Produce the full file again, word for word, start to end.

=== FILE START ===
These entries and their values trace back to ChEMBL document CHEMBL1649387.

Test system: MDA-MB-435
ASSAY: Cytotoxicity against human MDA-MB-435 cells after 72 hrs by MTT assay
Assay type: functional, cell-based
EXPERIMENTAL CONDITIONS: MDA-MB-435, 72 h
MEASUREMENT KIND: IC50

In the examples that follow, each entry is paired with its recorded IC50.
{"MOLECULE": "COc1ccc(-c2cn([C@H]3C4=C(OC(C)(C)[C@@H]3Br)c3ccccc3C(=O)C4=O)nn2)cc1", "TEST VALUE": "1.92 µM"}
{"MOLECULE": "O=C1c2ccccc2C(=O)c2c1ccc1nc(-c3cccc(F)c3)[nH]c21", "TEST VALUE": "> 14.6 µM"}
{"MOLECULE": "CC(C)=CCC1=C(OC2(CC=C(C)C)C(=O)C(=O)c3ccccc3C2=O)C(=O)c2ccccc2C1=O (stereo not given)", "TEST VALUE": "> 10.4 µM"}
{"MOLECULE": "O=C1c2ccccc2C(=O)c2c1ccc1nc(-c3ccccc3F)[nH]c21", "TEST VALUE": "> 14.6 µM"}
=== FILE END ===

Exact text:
These entries and their values trace back to ChEMBL document CHEMBL1649387.

Test system: MDA-MB-435
ASSAY: Cytotoxicity against human MDA-MB-435 cells after 72 hrs by MTT assay
Assay type: functional, cell-based
EXPERIMENTAL CONDITIONS: MDA-MB-435, 72 h
MEASUREMENT KIND: IC50

In the examples that follow, each entry is paired with its recorded IC50.
{"MOLECULE": "COc1ccc(-c2cn([C@H]3C4=C(OC(C)(C)[C@@H]3Br)c3ccccc3C(=O)C4=O)nn2)cc1", "TEST VALUE": "1.92 µM"}
{"MOLECULE": "O=C1c2ccccc2C(=O)c2c1ccc1nc(-c3cccc(F)c3)[nH]c21", "TEST VALUE": "> 14.6 µM"}
{"MOLECULE": "CC(C)=CCC1=C(OC2(CC=C(C)C)C(=O)C(=O)c3ccccc3C2=O)C(=O)c2ccccc2C1=O (stereo not given)", "TEST VALUE": "> 10.4 µM"}
{"MOLECULE": "O=C1c2ccccc2C(=O)c2c1ccc1nc(-c3ccccc3F)[nH]c21", "TEST VALUE": "> 14.6 µM"}